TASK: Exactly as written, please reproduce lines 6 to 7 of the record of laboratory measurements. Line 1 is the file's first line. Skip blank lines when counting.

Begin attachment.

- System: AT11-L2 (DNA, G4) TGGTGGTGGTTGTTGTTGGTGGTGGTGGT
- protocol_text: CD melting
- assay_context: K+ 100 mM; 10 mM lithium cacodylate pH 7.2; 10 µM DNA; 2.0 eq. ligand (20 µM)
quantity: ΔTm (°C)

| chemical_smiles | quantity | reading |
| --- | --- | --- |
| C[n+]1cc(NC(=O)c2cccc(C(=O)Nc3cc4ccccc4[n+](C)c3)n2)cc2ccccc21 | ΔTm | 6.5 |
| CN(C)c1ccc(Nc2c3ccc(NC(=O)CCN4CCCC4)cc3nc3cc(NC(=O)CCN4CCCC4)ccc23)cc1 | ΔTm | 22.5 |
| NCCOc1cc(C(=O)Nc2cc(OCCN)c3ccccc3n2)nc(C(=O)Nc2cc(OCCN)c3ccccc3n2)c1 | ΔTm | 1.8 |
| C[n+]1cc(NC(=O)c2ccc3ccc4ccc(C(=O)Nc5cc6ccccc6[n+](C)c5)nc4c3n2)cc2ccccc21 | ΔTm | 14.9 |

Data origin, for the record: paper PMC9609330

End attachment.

| --- | --- | --- |
| C[n+]1cc(NC(=O)c2cccc(C(=O)Nc3cc4ccccc4[n+](C)c3)n2)cc2ccccc21 | ΔTm | 6.5 |